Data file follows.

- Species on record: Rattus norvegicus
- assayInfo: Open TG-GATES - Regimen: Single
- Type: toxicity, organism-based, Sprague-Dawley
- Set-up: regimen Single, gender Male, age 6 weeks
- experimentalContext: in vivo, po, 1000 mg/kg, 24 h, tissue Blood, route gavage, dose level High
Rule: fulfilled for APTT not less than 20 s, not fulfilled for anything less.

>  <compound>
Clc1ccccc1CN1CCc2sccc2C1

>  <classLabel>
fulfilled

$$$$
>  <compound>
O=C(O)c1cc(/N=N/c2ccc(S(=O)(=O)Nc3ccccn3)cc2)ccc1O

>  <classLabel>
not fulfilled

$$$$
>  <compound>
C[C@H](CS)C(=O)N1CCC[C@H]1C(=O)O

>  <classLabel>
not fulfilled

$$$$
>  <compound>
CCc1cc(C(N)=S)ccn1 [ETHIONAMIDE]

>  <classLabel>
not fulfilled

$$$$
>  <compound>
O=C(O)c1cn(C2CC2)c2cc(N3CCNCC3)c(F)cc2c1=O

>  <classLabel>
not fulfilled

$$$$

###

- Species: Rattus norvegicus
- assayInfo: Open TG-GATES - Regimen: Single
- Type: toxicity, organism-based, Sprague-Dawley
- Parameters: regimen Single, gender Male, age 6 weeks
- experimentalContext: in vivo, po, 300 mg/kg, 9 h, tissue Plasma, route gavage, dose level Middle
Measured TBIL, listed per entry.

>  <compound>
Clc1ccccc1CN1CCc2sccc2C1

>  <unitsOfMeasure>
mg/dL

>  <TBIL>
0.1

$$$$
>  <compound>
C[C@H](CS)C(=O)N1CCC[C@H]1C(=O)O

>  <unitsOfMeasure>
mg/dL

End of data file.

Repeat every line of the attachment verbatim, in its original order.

- Species on record: Rattus norvegicus
- assayInfo: Open TG-GATES - Regimen: Single
- Type: toxicity, organism-based, Sprague-Dawley
- Set-up: regimen Single, gender Male, age 6 weeks
- experimentalContext: in vivo, po, 1000 mg/kg, 24 h, tissue Blood, route gavage, dose level High
Rule: fulfilled for APTT not less than 20 s, not fulfilled for anything less.

>  <compound>
Clc1ccccc1CN1CCc2sccc2C1

>  <classLabel>
fulfilled

$$$$
>  <compound>
O=C(O)c1cc(/N=N/c2ccc(S(=O)(=O)Nc3ccccn3)cc2)ccc1O

>  <classLabel>
not fulfilled

$$$$
>  <compound>
C[C@H](CS)C(=O)N1CCC[C@H]1C(=O)O

>  <classLabel>
not fulfilled

$$$$
>  <compound>
CCc1cc(C(N)=S)ccn1 [ETHIONAMIDE]

>  <classLabel>
not fulfilled

$$$$
>  <compound>
O=C(O)c1cn(C2CC2)c2cc(N3CCNCC3)c(F)cc2c1=O

>  <classLabel>
not fulfilled

$$$$

###

- Species: Rattus norvegicus
- assayInfo: Open TG-GATES - Regimen: Single
- Type: toxicity, organism-based, Sprague-Dawley
- Parameters: regimen Single, gender Male, age 6 weeks
- experimentalContext: in vivo, po, 300 mg/kg, 9 h, tissue Plasma, route gavage, dose level Middle
Measured TBIL, listed per entry.

>  <compound>
Clc1ccccc1CN1CCc2sccc2C1

>  <unitsOfMeasure>
mg/dL

>  <TBIL>
0.1

$$$$
>  <compound>
C[C@H](CS)C(=O)N1CCC[C@H]1C(=O)O

>  <unitsOfMeasure>
mg/dL